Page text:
From Main Street to Bourbon Street? Davidson commissioners weigh plans for social districts

At its Tuesday meeting, Davidson Board of Commissioners members seemed apprehensive about a proposal that would bring two social districts to the town, but also appeared hopeful that the measure would increase revenue at local establishments.

Social districts are newly possible in North Carlolina thanks to House Bill 890, a measure allowing cities and counties to define outdoor spaces where people can legally drink alcoholic beverages bought from a state-permitted business.

In Davidson, a proposal for one social district would include areas along North Main Street and South Main Street, and the other would be at The Circles at 30, where concerts are typically held, according to Davidson Economic Development Director Kim Fleming.

The proposed boundaries for a social district along Main Street in Davidson.
The proposed boundaries for a social district along Main Street in Davidson.
The proposed boundary for a social district at The Circles at 30 in Davidson.
The proposed boundary for a social district at The Circles at 30 in Davidson.

Fleming told the board that a number of local businesses are in favor of the idea, noting that the measure would only allow open containers and do not permit “additional dispensing” of alcohol in the districts. The boundaries could also be changed before they are presented to the board for a vote, Fleming said. A vote on the proposal will likely take place on May 9.

Social districts have been implemented in neighboring towns, including Mooresville, Huntersville and Cornelius, where they have been successful, Fleming said.

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“It’s a way to increase foot traffic in our commercial areas, and it is also a way for businesses to expand revenue opportunities,” said Fleming. “We’re not talking about creating Bourbon Street.”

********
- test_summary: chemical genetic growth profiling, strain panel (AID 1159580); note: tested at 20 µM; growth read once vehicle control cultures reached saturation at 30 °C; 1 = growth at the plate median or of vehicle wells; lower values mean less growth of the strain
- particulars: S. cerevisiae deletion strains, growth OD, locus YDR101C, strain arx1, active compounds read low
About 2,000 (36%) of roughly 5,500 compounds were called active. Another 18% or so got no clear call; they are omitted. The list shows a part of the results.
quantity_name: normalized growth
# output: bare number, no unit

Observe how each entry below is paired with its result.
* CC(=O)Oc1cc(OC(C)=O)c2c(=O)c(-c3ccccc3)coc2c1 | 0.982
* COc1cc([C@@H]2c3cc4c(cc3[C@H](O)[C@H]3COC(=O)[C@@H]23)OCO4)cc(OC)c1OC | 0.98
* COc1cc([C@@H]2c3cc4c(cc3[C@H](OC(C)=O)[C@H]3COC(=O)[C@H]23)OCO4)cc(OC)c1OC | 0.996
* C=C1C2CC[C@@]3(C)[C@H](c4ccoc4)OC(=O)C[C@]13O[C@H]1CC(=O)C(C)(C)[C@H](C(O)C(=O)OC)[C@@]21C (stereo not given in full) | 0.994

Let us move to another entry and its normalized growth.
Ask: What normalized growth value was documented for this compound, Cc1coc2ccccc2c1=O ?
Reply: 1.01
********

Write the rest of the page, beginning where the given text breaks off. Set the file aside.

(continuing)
The social districts would operate every day from 11 a.m.-10 p.m., according to the proposal. Businesses would be required to have signage indicating they are part of the social district, and serve alcohol in cups that display the town-approved social district logo.

Concerns from commissioners

Board members expressed the concerns about some by-products of potential social districts, including the possibility of excessive litter since alcohol would be served in disposable cups. Mayor Rusty Knox suggested that the town make it requirement for the cups to be recyclable.

“I just don’t want to get my coffee on Saturday morning and see 900 red Solo cups strewn all over the place,” Knox said. “Just the way we are right now, our trash cans are full after a Friday night at Summit (Coffee).”

Commissioner Ryan Fay pointed out that social districts could lead to problems with pedestrian safety on roadways where incidents have already occurred. At least two pedestrians have been struck and killed by vehicles on Davidson’s Main Street since 2016.

“We’re asking people to consume alcohol and walk in an area where we’ve already had issues with not consuming alcohol,” Fay said. “I think that’s something we have to weigh very heavily.”

Fay also noted that signs could cause confusion about the boundaries of the social districts.

“I have a month to sleep on this and get some additional answers,” Fay said. “That’s all I’m looking for is additional answers.”

To help with their decision, the board requested data from Fleming on how nearby social districts are performing, and expressed optimism that the measure would work in Davidson.

Earlier this year, Cornelius expanded its social district to include the sidewalk by the recently opened Cain Center. Town officials have been getting requests to extend the district further due to its success, Cornelius commissioner Denis Bilodeau told The Charlotte Observer in January.

“I don’t know if the sky is going to fall in Davidson, North Carolina if we create a social district,” commissioner Matt Dellinger said. “I doubt that Main Street is going to become Bourbon Street.”

Commissioners will discuss the proposal further at their April 25 meeting, where there will be an opportunity for public comment.